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In my "perfect oral examination voice" I somehow have a British-like accent, but otherwise in normal speech I'm a total Singaporean when I'm just talking normally. People still somehow assume I'm from overseas so maybe my accent isn't that bad though? Until I add all the slang terms and start spouting all the lahs.

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I think this is a hard question to answer and the only way to really know whether or not you have an accent I think would be to ask someone listening to you talk, and still it would be hard to know since people might have different opinions of how a certain language/accent sounds.

When speaking english I think I have some kind of accent, of course, but if people are able to tell what kind of accent I'm not sure. I think compared to other swedes speaking english I don't sound as "swedish" as most others. When I spent a year in the US as an exchange student most people didn't realise that I was actally foreign, many just assumed I had transferred schools so I guess my accent isn't that apparent, at least it wasn't at the time. However I do think my swedish accent would be more apparent if I were to speak english right now, since I don't speak english all that often in my daily life.

When speaking swedish I also have trouble finding an accent that I would consider myself "belonging to". After moving 50km south and spending four years with people from all over the country with different accents I think my accent has changed quite a bit. I generally don't notice it myself but my family and friends have mentioned it several times so I guess it must be true. I suppose my swedish accent is some kind of mix of different accents and not noticeble from one certain area.

But as I mentioned earlier, it's not easy to know yourself how you sound to others.

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I think everyone has an accent but no one believes that them themselves have an accent as we are used to hearing us and those around us speaking constantly so we don't notice an accent. I have always wondered what my accent would sound like as you can't hear it yourself. People always say they don't have an accent even when they clearly do. It is interesting how there are so many different accents across the world and they all sound so different, it is strange as there are different accents even if you speak the same language.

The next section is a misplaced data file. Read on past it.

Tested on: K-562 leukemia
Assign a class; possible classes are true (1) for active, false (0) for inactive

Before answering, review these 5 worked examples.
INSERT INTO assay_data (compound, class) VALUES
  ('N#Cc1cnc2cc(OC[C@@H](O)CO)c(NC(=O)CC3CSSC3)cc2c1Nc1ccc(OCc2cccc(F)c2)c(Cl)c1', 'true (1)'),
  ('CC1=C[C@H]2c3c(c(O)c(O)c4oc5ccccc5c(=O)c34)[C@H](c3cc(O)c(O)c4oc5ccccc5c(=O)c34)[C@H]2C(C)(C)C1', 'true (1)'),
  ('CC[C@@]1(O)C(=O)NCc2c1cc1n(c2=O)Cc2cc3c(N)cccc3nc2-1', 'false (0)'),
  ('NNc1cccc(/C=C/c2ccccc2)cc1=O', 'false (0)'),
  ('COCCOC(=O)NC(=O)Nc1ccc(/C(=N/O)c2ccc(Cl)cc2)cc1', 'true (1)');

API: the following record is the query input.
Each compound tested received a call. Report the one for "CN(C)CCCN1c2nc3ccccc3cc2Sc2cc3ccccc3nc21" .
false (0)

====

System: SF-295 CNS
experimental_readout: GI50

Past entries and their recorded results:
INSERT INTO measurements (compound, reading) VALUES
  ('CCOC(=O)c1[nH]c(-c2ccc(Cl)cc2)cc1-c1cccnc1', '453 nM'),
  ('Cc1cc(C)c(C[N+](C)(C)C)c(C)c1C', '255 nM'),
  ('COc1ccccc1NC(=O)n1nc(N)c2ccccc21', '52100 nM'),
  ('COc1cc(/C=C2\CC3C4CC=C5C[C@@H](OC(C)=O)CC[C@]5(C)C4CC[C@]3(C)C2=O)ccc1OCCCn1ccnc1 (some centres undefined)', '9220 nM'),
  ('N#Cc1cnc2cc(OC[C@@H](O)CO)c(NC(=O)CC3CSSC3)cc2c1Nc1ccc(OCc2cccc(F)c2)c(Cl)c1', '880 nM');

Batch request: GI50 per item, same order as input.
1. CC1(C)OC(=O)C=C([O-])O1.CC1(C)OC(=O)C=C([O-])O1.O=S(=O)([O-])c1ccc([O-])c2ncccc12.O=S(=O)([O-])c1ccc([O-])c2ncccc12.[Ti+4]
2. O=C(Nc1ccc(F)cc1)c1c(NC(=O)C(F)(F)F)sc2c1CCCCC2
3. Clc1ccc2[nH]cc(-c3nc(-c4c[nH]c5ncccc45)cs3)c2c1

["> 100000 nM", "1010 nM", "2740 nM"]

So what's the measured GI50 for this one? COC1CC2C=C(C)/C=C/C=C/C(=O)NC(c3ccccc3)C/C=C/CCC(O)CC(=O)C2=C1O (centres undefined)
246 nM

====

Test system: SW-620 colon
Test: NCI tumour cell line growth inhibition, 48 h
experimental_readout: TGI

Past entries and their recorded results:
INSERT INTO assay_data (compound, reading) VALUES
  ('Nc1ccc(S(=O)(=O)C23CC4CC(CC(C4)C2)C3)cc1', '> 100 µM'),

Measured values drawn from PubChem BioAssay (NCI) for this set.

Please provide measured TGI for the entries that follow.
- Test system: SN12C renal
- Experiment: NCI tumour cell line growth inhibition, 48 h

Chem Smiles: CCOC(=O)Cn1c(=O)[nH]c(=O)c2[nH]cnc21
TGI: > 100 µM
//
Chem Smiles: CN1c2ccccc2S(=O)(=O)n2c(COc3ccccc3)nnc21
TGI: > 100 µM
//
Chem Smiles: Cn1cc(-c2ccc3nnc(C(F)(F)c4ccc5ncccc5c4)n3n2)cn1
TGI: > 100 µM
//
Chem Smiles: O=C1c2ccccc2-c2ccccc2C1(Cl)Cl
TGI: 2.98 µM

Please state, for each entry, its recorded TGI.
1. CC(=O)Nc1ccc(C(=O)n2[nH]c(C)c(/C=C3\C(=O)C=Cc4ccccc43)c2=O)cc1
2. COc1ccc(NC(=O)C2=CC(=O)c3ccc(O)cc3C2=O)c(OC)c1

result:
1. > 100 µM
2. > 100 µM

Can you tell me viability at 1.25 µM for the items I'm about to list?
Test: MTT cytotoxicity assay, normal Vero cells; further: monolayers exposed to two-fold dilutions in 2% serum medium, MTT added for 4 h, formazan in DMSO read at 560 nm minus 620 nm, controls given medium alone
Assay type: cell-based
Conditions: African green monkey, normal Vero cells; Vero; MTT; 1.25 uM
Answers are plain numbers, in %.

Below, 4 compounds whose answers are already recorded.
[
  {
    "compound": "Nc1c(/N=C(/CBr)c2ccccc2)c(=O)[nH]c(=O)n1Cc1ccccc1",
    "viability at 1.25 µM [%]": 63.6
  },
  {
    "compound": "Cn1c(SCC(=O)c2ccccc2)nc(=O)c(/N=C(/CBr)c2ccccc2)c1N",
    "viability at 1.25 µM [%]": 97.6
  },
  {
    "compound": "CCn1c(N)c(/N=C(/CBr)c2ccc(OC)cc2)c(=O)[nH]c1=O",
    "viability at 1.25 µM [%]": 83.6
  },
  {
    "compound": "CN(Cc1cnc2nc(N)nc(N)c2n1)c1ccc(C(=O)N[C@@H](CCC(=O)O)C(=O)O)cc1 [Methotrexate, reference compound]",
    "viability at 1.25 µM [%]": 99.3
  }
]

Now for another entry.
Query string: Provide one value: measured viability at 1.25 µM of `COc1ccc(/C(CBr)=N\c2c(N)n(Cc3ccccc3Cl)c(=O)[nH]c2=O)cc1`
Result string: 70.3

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I have an American accent! It wasn't detectable by anyone I met in Canada, though. They all assumed I was Canadian. (They mostly didn't have accents either.)

When speaking Japanese, hmm, I wonder if I have an accent. I don't think I do, but perhaps my cadence is a bit too bouncy for a native speaker. I've never really asked anyone who wasn't also a learner.

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I'd like to think everyone speaks in an accent of their own. Each country has their own way of speaking English so I think that every country speaks in a certain accent specific to their country and region. I too speak English in an accent unique to my country.

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I have an accent, and so do many of my countrymen. You can definitely tell I'm from a particular country from the way I speak. It's quite curious as to how one acquires an accent.

Your accent results from how, where, and when you learned the language you are speaking. We can control the way we speak, and do, both consciously and unconsciously. Most people vary their accent depending on who they are speaking with. We change our accents, often without noticing, as we have new life experiences.

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I´m from Finland so clearly my mother tongue isn´t English. I´m quite fluent though and the people who are from English speaking countries tend to say they cannot figure out what my origin is by hearing my accent. Probably it´s a mixture of American English and the accent of my own.. thanks to social media I suppose :)

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Whenever you learn from an actual person, i think it is impossible not to have an accent. The way I learned English was resembling my teachers' and friends' way of speaking.

I have a southern accent, I think, not strong but do.